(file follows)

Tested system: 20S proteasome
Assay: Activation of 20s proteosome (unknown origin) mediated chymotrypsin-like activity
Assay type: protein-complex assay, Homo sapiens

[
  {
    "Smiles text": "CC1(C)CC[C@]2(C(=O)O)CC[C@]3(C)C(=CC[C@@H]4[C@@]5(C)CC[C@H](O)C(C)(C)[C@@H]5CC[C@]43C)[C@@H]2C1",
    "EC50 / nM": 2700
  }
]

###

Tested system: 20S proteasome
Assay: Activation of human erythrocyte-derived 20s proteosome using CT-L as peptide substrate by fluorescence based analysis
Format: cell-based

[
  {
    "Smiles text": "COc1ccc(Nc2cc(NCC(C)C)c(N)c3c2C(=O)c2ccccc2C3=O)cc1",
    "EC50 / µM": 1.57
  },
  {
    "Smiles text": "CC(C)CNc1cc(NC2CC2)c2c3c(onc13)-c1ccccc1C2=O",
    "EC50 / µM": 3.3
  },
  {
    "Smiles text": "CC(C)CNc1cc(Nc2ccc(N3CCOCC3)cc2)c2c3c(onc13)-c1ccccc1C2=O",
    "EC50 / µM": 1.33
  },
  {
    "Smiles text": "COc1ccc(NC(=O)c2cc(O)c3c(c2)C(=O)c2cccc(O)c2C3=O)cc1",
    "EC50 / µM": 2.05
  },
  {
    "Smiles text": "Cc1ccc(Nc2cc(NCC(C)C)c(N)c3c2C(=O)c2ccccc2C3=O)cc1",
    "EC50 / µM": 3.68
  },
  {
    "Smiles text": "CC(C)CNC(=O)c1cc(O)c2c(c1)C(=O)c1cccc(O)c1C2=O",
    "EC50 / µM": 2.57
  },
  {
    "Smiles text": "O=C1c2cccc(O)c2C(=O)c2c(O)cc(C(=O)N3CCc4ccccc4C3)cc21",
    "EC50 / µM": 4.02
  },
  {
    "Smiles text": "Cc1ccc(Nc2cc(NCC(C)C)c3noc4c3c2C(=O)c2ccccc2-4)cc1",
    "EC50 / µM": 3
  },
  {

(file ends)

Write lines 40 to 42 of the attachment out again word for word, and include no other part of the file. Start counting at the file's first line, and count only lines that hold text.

    "Smiles text": "O=C1c2cccc(O)c2C(=O)c2c(O)cc(C(=O)N3CCc4ccccc4C3)cc21",
    "EC50 / µM": 4.02
  },